Microinjection is, perhaps, one of the most direct methods for ensuring the delivery of oligonucleotide probes into the cytoplasm of live cells; however, an obvious limitation of this approach is the low number of cells that can be analyzed at any given time. Further, microinjection can often be damaging to the cell and can interfere with normal cell function. This has led to the use of a number of alternative methods that are thought to be more efficient and less invasive than microinjection. One such method involves the use of cationic transfection agents. Although these agents have been effective in some studies (58), others have found that many commercial transfection agents result in punctate fluorescent patterns that appear to be indicative of endosomal entrapment (53). ODN probes that enter into the endosomal/lysosomal pathway are rapidly degraded by nucleases (60). Consequently, even when transfection methods allow for endosomal/lysosomal escape, only 0.01% to 10% of the probes remain functioning (21). Further, probe delivery via the endocytic pathway typically takes 2–4 hours.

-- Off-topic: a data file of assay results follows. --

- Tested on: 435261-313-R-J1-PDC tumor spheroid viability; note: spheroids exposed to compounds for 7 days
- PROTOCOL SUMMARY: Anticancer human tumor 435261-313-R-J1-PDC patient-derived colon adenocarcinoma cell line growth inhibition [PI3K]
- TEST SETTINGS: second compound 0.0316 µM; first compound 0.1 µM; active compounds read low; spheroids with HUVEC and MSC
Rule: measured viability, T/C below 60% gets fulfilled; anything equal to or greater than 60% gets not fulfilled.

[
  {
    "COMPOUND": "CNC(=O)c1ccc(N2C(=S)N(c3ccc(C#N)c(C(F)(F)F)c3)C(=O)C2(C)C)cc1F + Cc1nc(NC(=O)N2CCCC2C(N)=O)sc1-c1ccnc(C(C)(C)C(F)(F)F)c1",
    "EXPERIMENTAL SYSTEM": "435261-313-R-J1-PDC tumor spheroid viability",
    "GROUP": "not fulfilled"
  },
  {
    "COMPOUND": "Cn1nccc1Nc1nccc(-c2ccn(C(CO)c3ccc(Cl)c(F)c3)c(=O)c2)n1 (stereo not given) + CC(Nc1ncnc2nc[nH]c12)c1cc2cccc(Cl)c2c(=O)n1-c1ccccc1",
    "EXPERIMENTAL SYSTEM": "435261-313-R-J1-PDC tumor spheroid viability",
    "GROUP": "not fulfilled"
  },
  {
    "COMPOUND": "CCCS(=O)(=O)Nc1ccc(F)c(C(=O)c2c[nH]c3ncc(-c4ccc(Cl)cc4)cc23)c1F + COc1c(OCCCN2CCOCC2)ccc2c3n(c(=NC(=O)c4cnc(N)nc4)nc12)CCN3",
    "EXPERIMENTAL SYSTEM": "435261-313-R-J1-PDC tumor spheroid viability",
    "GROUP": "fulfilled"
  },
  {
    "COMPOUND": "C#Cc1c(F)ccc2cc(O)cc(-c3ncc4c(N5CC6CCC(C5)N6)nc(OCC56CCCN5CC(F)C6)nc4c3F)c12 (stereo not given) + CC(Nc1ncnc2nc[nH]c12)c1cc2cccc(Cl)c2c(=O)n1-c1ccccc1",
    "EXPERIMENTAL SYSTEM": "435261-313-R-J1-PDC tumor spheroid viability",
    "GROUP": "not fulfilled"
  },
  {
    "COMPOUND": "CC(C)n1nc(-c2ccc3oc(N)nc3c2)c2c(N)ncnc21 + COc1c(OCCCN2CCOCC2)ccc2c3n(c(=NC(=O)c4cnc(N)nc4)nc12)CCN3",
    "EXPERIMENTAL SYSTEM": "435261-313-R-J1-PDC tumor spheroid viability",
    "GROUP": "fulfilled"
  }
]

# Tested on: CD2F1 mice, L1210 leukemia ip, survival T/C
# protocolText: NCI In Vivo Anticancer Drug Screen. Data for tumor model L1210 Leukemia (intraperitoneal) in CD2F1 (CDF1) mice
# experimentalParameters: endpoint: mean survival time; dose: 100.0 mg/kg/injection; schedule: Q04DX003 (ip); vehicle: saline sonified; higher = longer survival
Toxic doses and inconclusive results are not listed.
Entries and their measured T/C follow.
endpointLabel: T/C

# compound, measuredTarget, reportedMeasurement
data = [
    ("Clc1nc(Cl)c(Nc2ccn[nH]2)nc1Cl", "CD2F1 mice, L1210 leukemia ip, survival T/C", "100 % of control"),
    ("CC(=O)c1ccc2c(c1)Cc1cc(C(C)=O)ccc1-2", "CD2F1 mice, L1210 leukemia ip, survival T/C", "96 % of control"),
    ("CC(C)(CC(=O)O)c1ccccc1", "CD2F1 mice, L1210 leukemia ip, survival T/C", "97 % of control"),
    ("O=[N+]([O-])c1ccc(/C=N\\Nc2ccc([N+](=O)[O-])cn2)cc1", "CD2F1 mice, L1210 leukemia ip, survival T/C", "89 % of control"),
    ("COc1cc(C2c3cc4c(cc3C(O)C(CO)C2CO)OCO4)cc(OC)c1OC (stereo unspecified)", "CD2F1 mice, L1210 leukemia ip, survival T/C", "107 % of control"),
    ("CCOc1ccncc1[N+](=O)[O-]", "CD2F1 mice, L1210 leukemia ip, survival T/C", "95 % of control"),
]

To avoid the deleterious effects associated with endosomal entrapment, methods such as electroporation have been used to deliver oligonucleotides directly into the cytoplasm of living cells. Although electroporation has traditionally been associated with low cell viability, recent advances in electroporation technology, such as the ability to perform electroporation in microliter-volume spaces (e.g., pipette tips), have led to a reduction in the many harmful events associated with this process, including heat generation, metal ion dissolution, pH variation, and oxide formation. This microliter-volume electroporation process is known as microporation. Recently, it was shown that microporation could lead to the uniform cytosolic distribution of oligonucleotide probes in live cells with a transfection efficiency of 93% and an average viability of 86% (16). A unique advantage of microporation is that delivery of oligonucleotide probes takes only several seconds, so cells can be analyzed immediately for RNA content. Conversely, a potential disadvantage is that most electroporation techniques involve trypsinization. Therefore, it is several hours before the cells readhere to cell-culture plate surfaces and RNA localization can be assessed.

Cell Membrane Permeabilization